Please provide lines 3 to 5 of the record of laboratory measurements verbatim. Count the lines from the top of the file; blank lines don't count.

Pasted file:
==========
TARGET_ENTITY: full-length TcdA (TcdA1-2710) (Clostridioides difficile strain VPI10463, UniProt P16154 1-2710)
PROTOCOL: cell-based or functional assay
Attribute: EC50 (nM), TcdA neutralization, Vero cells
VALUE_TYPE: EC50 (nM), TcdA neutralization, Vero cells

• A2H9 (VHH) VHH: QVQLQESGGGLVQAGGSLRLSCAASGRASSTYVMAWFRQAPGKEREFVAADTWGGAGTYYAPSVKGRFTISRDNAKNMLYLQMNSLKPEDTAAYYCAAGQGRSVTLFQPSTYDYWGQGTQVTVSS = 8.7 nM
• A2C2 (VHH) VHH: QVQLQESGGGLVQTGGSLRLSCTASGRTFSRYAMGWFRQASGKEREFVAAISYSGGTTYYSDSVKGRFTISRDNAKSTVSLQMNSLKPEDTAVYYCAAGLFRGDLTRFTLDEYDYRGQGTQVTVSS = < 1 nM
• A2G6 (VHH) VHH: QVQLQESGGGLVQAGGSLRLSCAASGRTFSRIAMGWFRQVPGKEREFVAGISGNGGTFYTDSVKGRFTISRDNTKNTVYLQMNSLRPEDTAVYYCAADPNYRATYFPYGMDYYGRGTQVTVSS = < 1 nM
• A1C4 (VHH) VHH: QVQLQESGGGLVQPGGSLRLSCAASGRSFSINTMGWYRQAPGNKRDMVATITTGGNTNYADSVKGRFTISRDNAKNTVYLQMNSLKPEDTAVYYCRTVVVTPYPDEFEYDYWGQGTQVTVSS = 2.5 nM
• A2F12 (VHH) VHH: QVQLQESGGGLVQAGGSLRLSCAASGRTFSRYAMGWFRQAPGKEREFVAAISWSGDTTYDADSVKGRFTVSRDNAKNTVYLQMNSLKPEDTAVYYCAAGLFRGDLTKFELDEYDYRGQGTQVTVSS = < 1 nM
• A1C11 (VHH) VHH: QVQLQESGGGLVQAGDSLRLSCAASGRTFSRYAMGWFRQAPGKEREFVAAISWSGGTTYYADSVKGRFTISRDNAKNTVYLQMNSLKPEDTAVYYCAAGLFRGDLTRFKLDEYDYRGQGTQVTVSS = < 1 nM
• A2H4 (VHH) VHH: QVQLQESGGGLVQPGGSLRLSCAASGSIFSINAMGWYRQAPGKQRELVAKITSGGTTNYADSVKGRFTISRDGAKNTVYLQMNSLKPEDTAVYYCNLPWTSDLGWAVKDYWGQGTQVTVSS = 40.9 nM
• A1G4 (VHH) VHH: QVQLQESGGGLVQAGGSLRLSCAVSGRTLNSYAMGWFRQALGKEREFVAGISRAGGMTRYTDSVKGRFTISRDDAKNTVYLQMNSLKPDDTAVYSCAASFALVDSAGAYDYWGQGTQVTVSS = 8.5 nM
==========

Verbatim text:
Attribute: EC50 (nM), TcdA neutralization, Vero cells
VALUE_TYPE: EC50 (nM), TcdA neutralization, Vero cells

• A2H9 (VHH) VHH: QVQLQESGGGLVQAGGSLRLSCAASGRASSTYVMAWFRQAPGKEREFVAADTWGGAGTYYAPSVKGRFTISRDNAKNMLYLQMNSLKPEDTAAYYCAAGQGRSVTLFQPSTYDYWGQGTQVTVSS = 8.7 nM